That’s a lot to take in all at one go, but it’s basically the picture of linguistic representation as fixed by considerations of charity/usage and eligibility/naturalness that lots of people at the moment seem to find appealing. The most striking feature—which it shares with other members of the “radical interpretation” approach to metasemantics—is that rather than starting from the referential properties of lexical items like names and predicates, it depicts linguistic content as fixed holistically by how well it meshes with patterns of usage. (There’s lots to say here to unpack these metaphors, and work out what sort of metaphysical story of representation is being appealed to: that’s something I went into quite a bit in my thesis—my take on it is that it’s something close to a fictionalist proposal).

This metasemantics, I think, should be neutral between various semantic frameworks for generating the truth conditions. With a bit of tweaking, you can fit in a Davidsonian T-theoretic semantic theory into this picture (as suggested by, um… Davidson). Someone who likes interpretational semantics but isn’t a fan of structured propositions might take the semantic values of names to be objects, and the semantic values of sentences to be coarse-grained propositions, and say that it’s these properties that get fixed via best semantic theory of the patterns of assent and dissent (that’s Lewis’s take).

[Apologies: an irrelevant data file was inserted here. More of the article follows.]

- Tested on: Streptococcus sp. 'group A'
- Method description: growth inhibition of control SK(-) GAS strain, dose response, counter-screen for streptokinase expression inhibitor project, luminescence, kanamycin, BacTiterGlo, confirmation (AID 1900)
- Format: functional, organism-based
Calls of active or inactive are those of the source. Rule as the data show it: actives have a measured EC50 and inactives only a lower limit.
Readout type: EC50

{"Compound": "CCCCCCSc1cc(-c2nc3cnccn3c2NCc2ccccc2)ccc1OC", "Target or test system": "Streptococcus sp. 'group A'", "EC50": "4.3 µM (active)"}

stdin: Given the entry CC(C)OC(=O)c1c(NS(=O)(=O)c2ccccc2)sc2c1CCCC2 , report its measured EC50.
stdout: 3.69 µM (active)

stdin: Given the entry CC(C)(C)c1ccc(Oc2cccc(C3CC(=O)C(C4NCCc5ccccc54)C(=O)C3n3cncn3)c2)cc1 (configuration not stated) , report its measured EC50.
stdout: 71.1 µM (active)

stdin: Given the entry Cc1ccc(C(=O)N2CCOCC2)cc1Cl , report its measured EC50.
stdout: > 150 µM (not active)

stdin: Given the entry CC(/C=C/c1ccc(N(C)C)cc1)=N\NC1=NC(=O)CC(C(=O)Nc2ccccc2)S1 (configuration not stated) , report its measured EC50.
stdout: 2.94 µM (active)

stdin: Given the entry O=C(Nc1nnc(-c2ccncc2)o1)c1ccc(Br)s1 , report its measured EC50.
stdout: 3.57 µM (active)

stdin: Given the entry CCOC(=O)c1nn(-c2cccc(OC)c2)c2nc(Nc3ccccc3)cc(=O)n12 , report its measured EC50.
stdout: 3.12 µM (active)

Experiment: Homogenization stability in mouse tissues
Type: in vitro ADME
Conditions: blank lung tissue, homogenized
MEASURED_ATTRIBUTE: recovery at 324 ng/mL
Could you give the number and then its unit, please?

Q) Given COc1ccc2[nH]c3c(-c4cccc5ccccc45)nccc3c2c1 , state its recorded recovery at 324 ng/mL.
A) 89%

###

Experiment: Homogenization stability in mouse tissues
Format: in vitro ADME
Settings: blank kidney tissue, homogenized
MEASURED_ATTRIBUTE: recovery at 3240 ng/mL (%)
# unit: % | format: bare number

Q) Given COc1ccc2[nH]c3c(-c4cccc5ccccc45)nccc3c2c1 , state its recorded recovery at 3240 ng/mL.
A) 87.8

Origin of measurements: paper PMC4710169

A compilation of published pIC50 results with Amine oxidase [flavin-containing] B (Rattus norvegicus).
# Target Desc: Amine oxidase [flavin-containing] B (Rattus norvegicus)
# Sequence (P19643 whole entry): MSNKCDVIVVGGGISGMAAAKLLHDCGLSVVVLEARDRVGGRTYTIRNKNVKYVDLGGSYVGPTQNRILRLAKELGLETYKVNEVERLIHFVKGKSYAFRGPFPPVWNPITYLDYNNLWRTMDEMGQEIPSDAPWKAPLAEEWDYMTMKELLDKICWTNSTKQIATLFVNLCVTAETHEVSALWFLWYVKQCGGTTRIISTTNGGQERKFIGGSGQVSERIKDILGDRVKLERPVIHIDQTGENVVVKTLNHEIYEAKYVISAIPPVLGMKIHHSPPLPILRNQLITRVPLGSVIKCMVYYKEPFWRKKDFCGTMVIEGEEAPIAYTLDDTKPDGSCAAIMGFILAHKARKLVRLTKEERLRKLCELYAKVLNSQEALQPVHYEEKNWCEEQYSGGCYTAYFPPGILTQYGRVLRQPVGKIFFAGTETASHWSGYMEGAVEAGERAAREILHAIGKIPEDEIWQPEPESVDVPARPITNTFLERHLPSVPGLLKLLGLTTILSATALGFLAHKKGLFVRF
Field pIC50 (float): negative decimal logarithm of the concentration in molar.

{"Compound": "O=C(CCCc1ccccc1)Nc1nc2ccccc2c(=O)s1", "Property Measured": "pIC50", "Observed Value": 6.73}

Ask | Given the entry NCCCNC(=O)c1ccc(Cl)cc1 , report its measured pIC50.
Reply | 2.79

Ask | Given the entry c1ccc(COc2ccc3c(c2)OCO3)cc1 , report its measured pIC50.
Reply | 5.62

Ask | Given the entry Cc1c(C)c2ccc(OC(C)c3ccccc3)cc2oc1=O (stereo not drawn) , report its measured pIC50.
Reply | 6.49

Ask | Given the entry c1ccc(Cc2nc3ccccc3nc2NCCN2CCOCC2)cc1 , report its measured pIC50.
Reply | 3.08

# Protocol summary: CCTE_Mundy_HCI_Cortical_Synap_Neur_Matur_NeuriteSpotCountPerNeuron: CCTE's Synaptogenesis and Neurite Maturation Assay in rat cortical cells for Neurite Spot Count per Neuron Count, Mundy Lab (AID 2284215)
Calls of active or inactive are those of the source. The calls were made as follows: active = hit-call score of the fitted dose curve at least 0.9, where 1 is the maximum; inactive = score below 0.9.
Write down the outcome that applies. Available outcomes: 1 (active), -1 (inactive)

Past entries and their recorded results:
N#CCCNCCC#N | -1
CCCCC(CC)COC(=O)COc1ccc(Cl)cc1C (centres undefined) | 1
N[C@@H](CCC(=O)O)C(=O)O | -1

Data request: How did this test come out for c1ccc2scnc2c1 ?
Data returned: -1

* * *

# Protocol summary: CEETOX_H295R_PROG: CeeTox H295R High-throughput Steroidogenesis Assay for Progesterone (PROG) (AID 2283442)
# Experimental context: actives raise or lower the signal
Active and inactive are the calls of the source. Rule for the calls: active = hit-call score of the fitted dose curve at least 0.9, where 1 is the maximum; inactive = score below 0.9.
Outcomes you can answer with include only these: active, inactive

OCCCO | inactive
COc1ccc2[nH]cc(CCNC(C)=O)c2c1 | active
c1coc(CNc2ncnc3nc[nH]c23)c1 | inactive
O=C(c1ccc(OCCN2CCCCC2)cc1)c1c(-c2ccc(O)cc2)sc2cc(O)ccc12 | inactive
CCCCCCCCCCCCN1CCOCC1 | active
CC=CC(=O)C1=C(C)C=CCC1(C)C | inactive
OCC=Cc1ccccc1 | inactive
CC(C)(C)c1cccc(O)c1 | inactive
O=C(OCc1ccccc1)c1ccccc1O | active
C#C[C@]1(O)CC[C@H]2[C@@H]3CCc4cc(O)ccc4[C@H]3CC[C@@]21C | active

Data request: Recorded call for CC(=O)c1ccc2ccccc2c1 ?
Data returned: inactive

However, if you think that to adequately account for the complexities of natural language you need a more sophisticated, structured proposition, theory, this story also allows for it. The meaning-fixing semantic theory assign objects to names, and structured propositions to sentences, together with a clause specifying how the structured propositions are to be paired up with coarse-grained propositions. Without the second part of the story, we’d end up with an association between sentences and structured propositions, but we wouldn’t make connection with the patterns of assent and dissent if these take the form of associations of sentences with *coarse grained* propositions (as on Lewis’s convention-based story). So on this radical interpretation story where the targetted semantic theories take a struc prop form, we get a simultaneous fix on *both* the denotation relation between sentences and struc props, and the relation between struc props and coarse-grained truth-conditions.

Let’s indulge in a bit of “big-picture” metaphor-ing. It’d be misleading to think of this overall story as the analysis of sentential truth-conditions into a prior, and independently understood, notion of the truth-conditions of structured propositions, just as it’s wrong on the radical interpretation picture to think of sentential content as “analyzed in terms of” a prior, and independently understood, notion of subsentential reference. Relative to the position sketched, it’s more illuminating to think of the pairing of structured and coarse-grained propositions as playing a purely instrumental role in smoothing the theory of the representational features of language. It’s language which is the “genuine” representational phenomenon in the vicinity: the truth-conditional features attributed to struc propositions are a mere byproduct.